High B vitamins cut cancer risk by two thirds

  • 15 Jun 2010
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A study of almost 400,000 participants finds that those with higher blood levels of vitamin B6, folic acid and the essential amino acid methionine cut their risk of lung cancer by two thirds.

This study, published today in the Journal of the American medical Association (JAMA. 2010;303[23]:2377-2385) by Dr Paul brennan and colleagues from the International Agency for Re¬search on Cancer finds that having a high blood level of vitamin B6 and methionine alone cut risk by a half, in both smokers and non-smokers. Methionine is a sulphur-containing amino acid, found in protein, which also helps, along with vitamin B6 and folic acid, the body to protect and repair DNA. Many critical DNA processes require methylation.

Faulty methylation is indicated by raised homocysteine levels and these nutrients help to improve methylation and reduce homocysteine levels. Raised homocysteine is also a risk factor for several types of cancer. “Given their involvement in maintaining DNA integrity and gene expression, these nutrients have a potentially important role in inhibiting cancer development, and offer the possibility of modifying cancer risk through dietary changes,” the authors write. They add that deficiencies in nutrient levels of B vitamins have been shown to be high in many western populations. “Our results suggest that above-median se¬rum measures of both B6 and methionine, assessed on average 5 years prior to disease onset, are associated with a reduction of at least 50 percent on the risk of developing lung cancer.

An additional association for serum levels of folate was present, that when combined with B6 and methionine, was associated with a two-thirds lower risk of lung cancer,” the authors write. Lung cancer continues to be the most common cause of cancer death in the world and, unknown to many, is not only associated with smoking but also chronic exposure to exhaust fumes. The incidence is much higher in urban environments, especially where diesel pollution is high, than rural environments. If this link between high levels of methylating nutrients – B6, folic acid and methionine – proves to be causal, the researchers say that identifying optimum levels for reducing future cancer risk would appear to be appropriate.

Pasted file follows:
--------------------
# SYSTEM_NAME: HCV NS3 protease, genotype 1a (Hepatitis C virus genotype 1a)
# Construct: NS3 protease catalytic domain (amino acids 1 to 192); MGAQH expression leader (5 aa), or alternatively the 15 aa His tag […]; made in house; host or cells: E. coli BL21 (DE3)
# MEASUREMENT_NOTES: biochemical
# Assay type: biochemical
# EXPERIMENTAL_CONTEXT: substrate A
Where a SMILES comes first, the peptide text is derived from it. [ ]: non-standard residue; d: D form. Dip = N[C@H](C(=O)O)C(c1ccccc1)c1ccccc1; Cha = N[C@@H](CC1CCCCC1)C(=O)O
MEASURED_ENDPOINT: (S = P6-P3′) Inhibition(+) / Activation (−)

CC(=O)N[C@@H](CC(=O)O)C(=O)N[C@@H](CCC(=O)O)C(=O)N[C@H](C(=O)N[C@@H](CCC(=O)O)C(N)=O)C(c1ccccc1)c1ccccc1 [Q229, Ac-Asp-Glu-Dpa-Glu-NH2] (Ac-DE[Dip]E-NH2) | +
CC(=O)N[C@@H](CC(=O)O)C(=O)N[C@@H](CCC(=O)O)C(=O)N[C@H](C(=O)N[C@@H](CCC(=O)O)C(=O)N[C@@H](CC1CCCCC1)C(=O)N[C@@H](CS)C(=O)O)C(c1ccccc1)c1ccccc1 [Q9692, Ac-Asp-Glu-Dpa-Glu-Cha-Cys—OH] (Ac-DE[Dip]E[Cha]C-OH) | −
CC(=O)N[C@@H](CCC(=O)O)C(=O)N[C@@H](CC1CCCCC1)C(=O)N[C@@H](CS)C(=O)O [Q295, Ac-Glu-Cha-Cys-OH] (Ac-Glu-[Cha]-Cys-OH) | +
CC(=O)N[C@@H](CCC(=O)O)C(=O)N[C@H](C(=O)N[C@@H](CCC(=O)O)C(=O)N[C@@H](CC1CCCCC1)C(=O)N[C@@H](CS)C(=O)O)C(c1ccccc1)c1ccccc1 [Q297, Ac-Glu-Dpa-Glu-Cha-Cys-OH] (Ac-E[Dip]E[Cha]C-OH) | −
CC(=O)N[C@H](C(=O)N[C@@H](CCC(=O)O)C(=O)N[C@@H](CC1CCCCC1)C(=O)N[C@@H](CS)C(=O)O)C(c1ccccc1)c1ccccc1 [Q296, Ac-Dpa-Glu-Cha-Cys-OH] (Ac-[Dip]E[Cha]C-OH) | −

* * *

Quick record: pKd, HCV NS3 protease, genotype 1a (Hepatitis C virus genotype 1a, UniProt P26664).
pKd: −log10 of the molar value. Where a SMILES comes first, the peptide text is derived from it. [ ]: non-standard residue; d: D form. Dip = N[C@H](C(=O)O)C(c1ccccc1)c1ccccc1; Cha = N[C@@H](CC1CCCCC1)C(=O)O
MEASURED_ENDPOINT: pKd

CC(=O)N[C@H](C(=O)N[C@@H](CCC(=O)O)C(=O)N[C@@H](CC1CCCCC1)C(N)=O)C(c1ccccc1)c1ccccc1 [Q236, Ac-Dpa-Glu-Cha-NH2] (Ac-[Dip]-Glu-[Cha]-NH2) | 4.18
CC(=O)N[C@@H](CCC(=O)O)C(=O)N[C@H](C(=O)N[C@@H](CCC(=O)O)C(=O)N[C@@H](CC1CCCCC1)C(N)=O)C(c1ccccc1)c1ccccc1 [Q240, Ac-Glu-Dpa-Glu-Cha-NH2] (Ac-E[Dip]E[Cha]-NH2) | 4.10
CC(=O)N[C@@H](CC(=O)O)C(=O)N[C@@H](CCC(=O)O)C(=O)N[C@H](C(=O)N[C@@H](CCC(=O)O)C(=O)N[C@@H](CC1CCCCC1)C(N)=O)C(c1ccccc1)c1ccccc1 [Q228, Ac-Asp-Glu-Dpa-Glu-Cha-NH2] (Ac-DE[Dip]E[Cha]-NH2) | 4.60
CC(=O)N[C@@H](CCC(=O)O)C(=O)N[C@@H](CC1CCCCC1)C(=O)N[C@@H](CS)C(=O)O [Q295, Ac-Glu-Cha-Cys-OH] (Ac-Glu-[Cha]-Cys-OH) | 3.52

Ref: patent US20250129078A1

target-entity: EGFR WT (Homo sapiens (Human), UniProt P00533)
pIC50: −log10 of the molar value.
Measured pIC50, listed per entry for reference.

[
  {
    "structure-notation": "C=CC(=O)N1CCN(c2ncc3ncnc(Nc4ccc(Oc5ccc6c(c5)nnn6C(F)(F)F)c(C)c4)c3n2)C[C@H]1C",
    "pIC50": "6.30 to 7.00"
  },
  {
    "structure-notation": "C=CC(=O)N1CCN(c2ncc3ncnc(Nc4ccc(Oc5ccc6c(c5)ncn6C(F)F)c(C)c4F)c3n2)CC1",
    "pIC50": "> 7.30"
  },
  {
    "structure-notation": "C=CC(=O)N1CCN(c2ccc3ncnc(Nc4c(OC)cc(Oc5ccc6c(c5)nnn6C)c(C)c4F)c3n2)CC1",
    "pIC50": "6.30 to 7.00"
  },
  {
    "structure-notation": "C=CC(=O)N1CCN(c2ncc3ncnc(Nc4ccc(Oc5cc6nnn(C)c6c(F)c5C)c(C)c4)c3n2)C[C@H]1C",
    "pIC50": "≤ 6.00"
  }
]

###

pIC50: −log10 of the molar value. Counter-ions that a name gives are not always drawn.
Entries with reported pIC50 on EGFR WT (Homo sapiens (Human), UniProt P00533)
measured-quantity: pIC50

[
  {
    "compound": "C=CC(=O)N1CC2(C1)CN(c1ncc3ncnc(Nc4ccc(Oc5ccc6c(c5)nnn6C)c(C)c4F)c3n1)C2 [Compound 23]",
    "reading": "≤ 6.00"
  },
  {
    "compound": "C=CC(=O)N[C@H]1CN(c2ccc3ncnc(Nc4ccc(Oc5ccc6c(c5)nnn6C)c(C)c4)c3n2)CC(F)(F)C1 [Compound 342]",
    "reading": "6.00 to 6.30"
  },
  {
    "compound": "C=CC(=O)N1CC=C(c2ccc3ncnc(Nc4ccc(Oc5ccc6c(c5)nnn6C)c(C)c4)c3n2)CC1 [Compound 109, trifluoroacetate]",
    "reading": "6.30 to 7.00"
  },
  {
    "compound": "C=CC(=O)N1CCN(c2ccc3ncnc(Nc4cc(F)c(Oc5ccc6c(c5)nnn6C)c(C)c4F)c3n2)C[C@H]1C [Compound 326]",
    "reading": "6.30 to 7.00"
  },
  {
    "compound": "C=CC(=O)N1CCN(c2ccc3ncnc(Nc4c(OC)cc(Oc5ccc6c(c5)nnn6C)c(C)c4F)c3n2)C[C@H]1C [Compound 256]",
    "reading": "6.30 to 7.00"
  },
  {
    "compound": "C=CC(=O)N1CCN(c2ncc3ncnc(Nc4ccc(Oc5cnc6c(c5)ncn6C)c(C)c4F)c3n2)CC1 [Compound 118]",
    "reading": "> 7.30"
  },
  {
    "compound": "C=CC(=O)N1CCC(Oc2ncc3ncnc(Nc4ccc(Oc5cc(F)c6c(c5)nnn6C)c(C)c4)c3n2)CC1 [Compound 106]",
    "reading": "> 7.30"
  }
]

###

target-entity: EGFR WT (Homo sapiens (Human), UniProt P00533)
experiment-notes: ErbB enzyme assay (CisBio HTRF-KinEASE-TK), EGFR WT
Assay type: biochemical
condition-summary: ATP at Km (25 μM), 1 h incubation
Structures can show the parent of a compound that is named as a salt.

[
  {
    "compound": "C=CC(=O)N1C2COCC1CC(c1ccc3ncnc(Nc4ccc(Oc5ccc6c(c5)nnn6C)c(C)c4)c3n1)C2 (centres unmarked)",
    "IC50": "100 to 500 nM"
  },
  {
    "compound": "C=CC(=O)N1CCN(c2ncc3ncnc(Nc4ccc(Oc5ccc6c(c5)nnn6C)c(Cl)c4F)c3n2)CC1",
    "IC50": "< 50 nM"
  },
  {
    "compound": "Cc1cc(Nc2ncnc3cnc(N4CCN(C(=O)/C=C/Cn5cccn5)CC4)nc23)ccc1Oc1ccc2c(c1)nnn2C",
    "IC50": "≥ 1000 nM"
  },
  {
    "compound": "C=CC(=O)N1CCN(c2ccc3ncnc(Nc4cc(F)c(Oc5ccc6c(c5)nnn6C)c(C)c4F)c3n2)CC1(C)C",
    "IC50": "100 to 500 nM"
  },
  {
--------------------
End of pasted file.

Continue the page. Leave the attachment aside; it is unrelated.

I recommend that everyone, at least, takes a daily multivitamin providing 20mg of vitamin B6 and 200mcg of folic acid. While methionine can be supplemented, it is rich in seeds, nuts, beans, fish and meat. Achieving a sufficient intake in these by eating a protein serving with each meal, should suffice. I also recommend testing your homocysteine level with a home-test kit. If your level is high you’ll be advised to take specific high dose B vitamins. Specific homocysteine-modulating nutrient formulas exist for this purpose. Having a low homocysteine is consistent with having a long and healthy lifespan.